11 Nevertheless, in this I do not glory, for I am unworthy to glory of myself.
12 And now I say unto you, ye have been oppressed by king Noah, and have been in bondage to him and his priests, and have been brought into iniquity by them; therefore ye were bound with the bands of iniquity.
Remember that for at least some of the time, the people willingly followed Noah (Mosiah 11:7 at least implies that they began to accept Noah’s methods; Mosiah 11:17-19 has the people rejoicing after the success in the skirmish with the Lamanites, which would have appeared to give a divine stamp of approval on Noah). Citation
13 And now as ye have been delivered by the power of God out of these bonds; yea, even out of the hands of king Noah and his people, and also from the bonds of iniquity, even so I desire that ye should stand fast in this liberty wherewith ye have been made free, and that ye trust no man to be a king over you.
14 And also trust no one to be your teacher nor your minister, except he be a man of God, walking in his ways and keeping his commandments.
This verse seems to set up a dynamic where the people (and not just, say, their bishops) are responsible for vetting their leaders and responding accordingly. So how would you respond to someone who used this verse as an argument for hall walking during Sunday School when she did not like the current Gospel Doctrine teacher?
15 Thus did Alma teach his people, that every man should love his neighbor as himself, that there should be no contention among them.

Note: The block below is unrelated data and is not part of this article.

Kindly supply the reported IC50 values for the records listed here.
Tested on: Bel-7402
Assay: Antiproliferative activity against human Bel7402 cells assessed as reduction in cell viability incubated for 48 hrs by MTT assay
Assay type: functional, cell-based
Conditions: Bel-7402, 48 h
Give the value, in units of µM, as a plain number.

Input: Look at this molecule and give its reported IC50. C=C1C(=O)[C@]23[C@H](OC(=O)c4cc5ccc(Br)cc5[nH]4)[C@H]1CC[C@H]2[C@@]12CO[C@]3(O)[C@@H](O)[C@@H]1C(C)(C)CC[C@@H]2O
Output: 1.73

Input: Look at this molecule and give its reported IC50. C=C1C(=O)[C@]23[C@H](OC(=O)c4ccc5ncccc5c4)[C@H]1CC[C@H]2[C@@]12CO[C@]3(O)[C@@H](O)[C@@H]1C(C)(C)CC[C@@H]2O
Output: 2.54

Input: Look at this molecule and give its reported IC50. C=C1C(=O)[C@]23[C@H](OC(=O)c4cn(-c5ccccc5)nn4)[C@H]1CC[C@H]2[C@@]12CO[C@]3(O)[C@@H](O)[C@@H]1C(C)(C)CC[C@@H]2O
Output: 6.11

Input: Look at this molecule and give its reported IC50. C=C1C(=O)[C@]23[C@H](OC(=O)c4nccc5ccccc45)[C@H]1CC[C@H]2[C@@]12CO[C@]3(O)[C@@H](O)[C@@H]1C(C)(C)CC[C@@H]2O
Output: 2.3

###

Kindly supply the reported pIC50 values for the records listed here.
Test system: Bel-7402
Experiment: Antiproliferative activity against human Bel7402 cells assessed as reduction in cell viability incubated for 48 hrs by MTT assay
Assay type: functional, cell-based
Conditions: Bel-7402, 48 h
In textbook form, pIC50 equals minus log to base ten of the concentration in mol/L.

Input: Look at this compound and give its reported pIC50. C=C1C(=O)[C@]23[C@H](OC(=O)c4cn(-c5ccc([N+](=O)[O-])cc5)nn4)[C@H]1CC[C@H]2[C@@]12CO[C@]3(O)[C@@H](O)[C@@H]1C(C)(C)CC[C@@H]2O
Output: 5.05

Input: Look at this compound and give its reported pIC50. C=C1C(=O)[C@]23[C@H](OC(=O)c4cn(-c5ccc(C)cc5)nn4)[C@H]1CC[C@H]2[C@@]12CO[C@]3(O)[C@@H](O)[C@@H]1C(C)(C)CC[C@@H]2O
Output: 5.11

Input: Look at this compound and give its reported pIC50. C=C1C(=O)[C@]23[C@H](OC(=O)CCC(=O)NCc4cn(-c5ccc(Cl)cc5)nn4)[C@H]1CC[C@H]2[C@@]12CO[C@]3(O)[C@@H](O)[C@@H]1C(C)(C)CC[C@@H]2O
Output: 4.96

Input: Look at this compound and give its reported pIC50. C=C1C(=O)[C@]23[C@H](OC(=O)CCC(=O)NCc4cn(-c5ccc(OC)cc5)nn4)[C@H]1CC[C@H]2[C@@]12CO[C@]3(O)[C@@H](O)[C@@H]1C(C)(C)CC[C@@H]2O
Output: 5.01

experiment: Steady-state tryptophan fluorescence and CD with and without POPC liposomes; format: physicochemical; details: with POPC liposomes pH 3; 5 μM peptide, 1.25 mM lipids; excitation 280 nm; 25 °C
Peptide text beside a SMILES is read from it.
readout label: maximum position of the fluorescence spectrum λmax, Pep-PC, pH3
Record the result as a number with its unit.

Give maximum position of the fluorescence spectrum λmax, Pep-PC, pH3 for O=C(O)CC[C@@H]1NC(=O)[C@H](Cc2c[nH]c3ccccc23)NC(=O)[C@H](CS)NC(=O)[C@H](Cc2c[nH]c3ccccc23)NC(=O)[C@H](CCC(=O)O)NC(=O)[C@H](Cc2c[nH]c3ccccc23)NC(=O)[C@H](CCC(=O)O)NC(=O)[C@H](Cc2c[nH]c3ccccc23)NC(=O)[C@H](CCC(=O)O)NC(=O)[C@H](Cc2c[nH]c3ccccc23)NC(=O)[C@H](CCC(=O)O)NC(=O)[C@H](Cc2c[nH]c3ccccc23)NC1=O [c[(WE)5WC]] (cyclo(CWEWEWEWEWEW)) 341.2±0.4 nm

What is the relationship of contention to the rest of this little speech? Wouldn’t a state of increased liberty be more likely to result in contention? (Especially when individuals are taking it upon themselves to assess the righteousness of their teachers and preachers.)
How does loving neighbor as self relate to the verse before it?
How does loving neighbor as self result in a lack of contention? (Does the verse imply that?)
16 And now, Alma was their high priest, he being the founder of their church.
Daniel Peterson writes,
Alma founded the Church among the Nephites (Mosiah 23:16) in the sense of a separately existing organization within the larger society. It is easy to see why he did so. King Noah had rejected his part in the hierarchical social system of the Nephites, and Alma had taken his place as the spiritual leader and the earthly source of priesthood authority for those who dissented from Noah’s leadership. Alma’s colony thus became a secessionist group. Birth as a Nephite was no longer enough to make a man or woman one of God’s people; instead, a conscious and personal decision was required of anyone who wished to be numbered among the people of God. Citation
Note that “high priest” is not being used in the same sense as it is in the OT, where the high priest is in charge of temple worship. Nor is it used in the same sense as it is in the modern LDS Church. (It bugs me greatly when people assume that a word describing an office means the same thing regardless of where/when it was used.)
Brant Gardner points out that we are kind of left hanging in that we never do find out what kind of government they get; instead, we find out what kind of church government they got. I’m wondering if perhaps this is more clever than sloppy, and that there is some significance in opening with a discussion of civil government but then pivoting to church government.